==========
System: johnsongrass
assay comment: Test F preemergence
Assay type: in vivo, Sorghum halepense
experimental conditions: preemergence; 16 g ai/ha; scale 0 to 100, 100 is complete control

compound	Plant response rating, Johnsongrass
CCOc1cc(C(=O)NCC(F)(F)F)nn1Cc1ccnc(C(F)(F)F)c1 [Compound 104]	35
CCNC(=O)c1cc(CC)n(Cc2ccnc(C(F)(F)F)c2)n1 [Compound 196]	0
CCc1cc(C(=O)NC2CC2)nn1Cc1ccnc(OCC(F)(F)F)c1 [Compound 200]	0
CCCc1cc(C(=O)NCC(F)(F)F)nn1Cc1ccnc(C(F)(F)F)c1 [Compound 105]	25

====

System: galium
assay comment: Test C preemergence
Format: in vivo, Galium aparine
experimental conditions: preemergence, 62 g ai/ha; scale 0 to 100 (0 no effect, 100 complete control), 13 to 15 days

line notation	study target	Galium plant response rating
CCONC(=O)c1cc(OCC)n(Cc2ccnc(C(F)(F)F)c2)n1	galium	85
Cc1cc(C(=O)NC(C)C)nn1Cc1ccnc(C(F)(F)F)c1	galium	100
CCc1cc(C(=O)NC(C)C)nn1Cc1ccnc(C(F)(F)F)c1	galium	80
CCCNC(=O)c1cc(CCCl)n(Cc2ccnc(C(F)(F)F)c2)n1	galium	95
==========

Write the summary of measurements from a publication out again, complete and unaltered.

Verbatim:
System: johnsongrass
assay comment: Test F preemergence
Assay type: in vivo, Sorghum halepense
experimental conditions: preemergence; 16 g ai/ha; scale 0 to 100, 100 is complete control

compound	Plant response rating, Johnsongrass
CCOc1cc(C(=O)NCC(F)(F)F)nn1Cc1ccnc(C(F)(F)F)c1 [Compound 104]	35
CCNC(=O)c1cc(CC)n(Cc2ccnc(C(F)(F)F)c2)n1 [Compound 196]	0
CCc1cc(C(=O)NC2CC2)nn1Cc1ccnc(OCC(F)(F)F)c1 [Compound 200]	0
CCCc1cc(C(=O)NCC(F)(F)F)nn1Cc1ccnc(C(F)(F)F)c1 [Compound 105]	25

====

System: galium
assay comment: Test C preemergence
Format: in vivo, Galium aparine
experimental conditions: preemergence, 62 g ai/ha; scale 0 to 100 (0 no effect, 100 complete control), 13 to 15 days

line notation	study target	Galium plant response rating
CCONC(=O)c1cc(OCC)n(Cc2ccnc(C(F)(F)F)c2)n1	galium	85
Cc1cc(C(=O)NC(C)C)nn1Cc1ccnc(C(F)(F)F)c1	galium	100
CCc1cc(C(=O)NC(C)C)nn1Cc1ccnc(C(F)(F)F)c1	galium	80
CCCNC(=O)c1cc(CCCl)n(Cc2ccnc(C(F)(F)F)c2)n1	galium	95